Weirdly, Toronto is the place to go for a cool Americana livestream. American Roots hops smoothly from Alison Krauss to Mudcrutch to Glen Campbell. Unlike a lot of online radio stations, the playlist features full credits and also has handy click-back links so you can listen to anything you’ve missed. Nashville’s WSM AM radio station is a great place for a fix of Dolly, Kenny and Merle, as well as good gospel, classic bluegrass, Americana and soothing crossover country/MOR. Founded in 1925, the station is famous as the home of the Grand Ole Opry (a weekly concert thought to be the world’s longest running radio programme) and the website has links to an Opry stream foregrounding contemporary country music as well as podcasts. For a virtual immersion in Nashville’s music heritage, go to visitmusiccity.com.
Aussie indie and community
Adelaide’s Three D is an education for anyone who thinks Aussie indie starts and stops at the Birthday Party. The station, run by volunteers, plays prog, pop, rock, funk and other music by local artists, and gives plenty of airtime to emerging talents. The house rule is that 40% of the content is Australian, half of that South Australian. Canberra’s 2XX FM 98.3, launched in 1976, is one of a kind, playing lots of Aussie music, from folk to metal, and mixing this up with good shows on indigenous music and culture, LGBTIQ topics, mental health and a huge range of ethnic programmes. Filipino, Chinese, Macedonian and African music is aired, with knowledgeable DJs explaining the more exotic stuff.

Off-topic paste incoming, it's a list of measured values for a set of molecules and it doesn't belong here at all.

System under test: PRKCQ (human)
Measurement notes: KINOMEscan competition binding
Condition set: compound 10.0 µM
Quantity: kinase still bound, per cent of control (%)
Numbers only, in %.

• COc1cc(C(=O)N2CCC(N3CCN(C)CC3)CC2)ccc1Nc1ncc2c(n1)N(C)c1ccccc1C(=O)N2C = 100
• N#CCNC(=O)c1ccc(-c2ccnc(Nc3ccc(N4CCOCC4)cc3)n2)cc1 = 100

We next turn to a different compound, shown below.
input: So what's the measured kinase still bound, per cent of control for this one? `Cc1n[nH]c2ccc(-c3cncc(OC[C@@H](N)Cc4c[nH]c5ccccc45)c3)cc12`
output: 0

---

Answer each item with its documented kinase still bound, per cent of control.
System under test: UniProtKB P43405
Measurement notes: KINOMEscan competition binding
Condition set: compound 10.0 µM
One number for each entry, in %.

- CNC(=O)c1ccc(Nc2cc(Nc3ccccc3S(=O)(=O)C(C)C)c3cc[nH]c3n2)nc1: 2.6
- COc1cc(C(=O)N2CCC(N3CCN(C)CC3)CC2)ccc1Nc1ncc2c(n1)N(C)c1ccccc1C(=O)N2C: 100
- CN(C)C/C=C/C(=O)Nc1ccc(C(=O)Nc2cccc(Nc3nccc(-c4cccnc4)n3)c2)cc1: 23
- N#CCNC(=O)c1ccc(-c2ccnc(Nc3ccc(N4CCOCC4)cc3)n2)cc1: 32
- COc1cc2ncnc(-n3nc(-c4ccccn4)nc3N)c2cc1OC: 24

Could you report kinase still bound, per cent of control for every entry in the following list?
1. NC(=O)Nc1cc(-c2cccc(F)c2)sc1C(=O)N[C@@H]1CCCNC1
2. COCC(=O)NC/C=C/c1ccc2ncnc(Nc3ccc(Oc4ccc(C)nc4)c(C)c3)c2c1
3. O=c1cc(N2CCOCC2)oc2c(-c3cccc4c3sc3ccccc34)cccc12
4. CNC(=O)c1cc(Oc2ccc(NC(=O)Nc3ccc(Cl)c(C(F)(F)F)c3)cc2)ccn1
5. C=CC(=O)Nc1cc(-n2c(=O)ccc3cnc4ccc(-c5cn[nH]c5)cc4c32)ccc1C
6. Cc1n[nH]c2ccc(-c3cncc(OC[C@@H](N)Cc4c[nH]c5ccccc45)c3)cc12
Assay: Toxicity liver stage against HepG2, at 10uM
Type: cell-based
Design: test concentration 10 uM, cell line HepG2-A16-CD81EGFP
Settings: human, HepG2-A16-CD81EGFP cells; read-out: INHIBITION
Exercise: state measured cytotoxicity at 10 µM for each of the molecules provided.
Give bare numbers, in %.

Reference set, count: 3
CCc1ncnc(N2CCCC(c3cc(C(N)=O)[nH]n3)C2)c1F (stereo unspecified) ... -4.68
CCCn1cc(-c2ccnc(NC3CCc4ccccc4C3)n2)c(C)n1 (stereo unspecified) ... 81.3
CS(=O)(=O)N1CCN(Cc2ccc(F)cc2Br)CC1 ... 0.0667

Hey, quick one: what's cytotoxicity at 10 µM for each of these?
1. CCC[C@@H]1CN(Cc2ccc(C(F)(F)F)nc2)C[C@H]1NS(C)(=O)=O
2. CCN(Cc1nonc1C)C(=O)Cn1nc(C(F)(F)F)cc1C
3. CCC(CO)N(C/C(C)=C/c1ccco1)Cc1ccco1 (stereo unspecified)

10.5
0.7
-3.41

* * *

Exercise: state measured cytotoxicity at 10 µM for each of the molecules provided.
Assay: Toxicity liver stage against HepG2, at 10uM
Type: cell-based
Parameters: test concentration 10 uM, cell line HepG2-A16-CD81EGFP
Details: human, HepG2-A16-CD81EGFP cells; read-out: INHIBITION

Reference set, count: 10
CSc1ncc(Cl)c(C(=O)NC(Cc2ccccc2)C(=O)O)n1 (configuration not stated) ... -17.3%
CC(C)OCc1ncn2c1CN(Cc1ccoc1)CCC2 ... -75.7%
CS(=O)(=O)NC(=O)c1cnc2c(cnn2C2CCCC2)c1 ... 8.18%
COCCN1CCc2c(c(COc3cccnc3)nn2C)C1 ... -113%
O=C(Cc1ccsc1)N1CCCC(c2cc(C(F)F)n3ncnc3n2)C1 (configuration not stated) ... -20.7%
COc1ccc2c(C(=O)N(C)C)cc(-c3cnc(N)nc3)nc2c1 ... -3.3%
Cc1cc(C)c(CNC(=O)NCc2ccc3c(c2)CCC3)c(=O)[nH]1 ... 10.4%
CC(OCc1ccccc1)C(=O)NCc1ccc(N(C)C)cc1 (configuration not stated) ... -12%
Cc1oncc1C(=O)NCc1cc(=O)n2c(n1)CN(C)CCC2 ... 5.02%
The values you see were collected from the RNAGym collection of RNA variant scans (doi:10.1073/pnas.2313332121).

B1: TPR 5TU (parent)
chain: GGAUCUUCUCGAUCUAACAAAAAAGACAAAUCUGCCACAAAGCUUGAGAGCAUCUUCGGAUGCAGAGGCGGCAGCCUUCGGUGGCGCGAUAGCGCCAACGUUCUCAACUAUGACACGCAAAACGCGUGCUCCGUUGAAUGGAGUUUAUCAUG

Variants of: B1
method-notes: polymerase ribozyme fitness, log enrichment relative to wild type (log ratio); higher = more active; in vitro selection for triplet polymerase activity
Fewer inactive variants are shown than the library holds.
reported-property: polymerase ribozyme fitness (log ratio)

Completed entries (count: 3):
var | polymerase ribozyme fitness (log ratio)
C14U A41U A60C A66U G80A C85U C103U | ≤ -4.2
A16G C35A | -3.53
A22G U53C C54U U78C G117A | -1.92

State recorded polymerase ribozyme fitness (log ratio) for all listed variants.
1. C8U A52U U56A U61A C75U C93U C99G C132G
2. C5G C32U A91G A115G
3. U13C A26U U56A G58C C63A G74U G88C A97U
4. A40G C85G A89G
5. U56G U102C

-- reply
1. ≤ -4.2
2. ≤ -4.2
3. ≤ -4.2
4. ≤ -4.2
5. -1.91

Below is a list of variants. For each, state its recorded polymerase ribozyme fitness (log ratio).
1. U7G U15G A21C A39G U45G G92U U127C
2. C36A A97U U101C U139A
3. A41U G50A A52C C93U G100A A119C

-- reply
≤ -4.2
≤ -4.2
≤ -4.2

Argentina is not all about tango. The largely rural interior has its own roots music, linked to the Andean cultures of Bolivia and Peru. Radio Folklore 90, though based in the capital, Buenos Aires, is a good place to hear the stirring songs of Mercedes Sosa and Atahualpa Yupanqui, Eduardo Falú, Los Chalchaleros and other artists. Much of the music, known here as “folklore”, emanates from the north-western cities of Tucumán and Salta and tells of the plight of indigenous and mestizo communities, many of which were uprooted in the 20th century.